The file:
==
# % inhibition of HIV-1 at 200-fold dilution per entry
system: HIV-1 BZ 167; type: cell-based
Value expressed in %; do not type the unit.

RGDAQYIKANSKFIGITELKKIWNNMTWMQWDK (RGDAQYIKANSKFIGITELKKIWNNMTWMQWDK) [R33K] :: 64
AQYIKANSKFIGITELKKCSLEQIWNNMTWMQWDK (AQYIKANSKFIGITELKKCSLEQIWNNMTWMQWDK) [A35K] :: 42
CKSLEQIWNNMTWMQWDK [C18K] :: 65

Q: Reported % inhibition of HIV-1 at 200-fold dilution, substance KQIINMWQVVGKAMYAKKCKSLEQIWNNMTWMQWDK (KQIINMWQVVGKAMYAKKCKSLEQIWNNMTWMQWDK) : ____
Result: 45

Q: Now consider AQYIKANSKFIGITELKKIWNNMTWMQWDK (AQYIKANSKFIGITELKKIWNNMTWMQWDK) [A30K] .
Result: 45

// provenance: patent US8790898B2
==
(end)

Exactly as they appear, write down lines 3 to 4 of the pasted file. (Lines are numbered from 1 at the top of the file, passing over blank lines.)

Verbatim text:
Value expressed in %; do not type the unit.

RGDAQYIKANSKFIGITELKKIWNNMTWMQWDK (RGDAQYIKANSKFIGITELKKIWNNMTWMQWDK) [R33K] :: 64